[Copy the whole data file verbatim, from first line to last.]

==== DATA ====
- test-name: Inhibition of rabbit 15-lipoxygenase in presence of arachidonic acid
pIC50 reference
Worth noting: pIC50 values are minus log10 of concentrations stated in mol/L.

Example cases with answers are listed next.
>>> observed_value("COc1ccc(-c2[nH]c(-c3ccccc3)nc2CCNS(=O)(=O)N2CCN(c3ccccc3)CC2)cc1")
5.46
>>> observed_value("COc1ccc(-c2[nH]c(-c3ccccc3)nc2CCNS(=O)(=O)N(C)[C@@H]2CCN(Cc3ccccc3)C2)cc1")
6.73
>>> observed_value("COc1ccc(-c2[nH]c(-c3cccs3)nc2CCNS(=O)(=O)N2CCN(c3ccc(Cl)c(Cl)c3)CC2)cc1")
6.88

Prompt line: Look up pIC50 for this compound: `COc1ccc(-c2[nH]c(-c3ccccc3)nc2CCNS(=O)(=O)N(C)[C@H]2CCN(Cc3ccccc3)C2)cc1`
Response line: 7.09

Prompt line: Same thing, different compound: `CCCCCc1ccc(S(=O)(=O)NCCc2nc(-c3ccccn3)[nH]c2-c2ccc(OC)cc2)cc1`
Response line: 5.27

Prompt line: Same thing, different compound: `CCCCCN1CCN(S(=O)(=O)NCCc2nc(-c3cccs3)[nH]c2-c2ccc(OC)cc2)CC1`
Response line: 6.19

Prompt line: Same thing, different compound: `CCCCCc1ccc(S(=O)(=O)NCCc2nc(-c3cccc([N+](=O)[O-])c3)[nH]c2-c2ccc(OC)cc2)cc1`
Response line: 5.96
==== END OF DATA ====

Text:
- test-name: Inhibition of rabbit 15-lipoxygenase in presence of arachidonic acid
pIC50 reference
Worth noting: pIC50 values are minus log10 of concentrations stated in mol/L.

Example cases with answers are listed next.
>>> observed_value("COc1ccc(-c2[nH]c(-c3ccccc3)nc2CCNS(=O)(=O)N2CCN(c3ccccc3)CC2)cc1")
5.46
>>> observed_value("COc1ccc(-c2[nH]c(-c3ccccc3)nc2CCNS(=O)(=O)N(C)[C@@H]2CCN(Cc3ccccc3)C2)cc1")
6.73
>>> observed_value("COc1ccc(-c2[nH]c(-c3cccs3)nc2CCNS(=O)(=O)N2CCN(c3ccc(Cl)c(Cl)c3)CC2)cc1")
6.88

Prompt line: Look up pIC50 for this compound: `COc1ccc(-c2[nH]c(-c3ccccc3)nc2CCNS(=O)(=O)N(C)[C@H]2CCN(Cc3ccccc3)C2)cc1`
Response line: 7.09

Prompt line: Same thing, different compound: `CCCCCc1ccc(S(=O)(=O)NCCc2nc(-c3ccccn3)[nH]c2-c2ccc(OC)cc2)cc1`
Response line: 5.27

Prompt line: Same thing, different compound: `CCCCCN1CCN(S(=O)(=O)NCCc2nc(-c3cccs3)[nH]c2-c2ccc(OC)cc2)CC1`
Response line: 6.19

Prompt line: Same thing, different compound: `CCCCCc1ccc(S(=O)(=O)NCCc2nc(-c3cccc([N+](=O)[O-])c3)[nH]c2-c2ccc(OC)cc2)cc1`
Response line: 5.96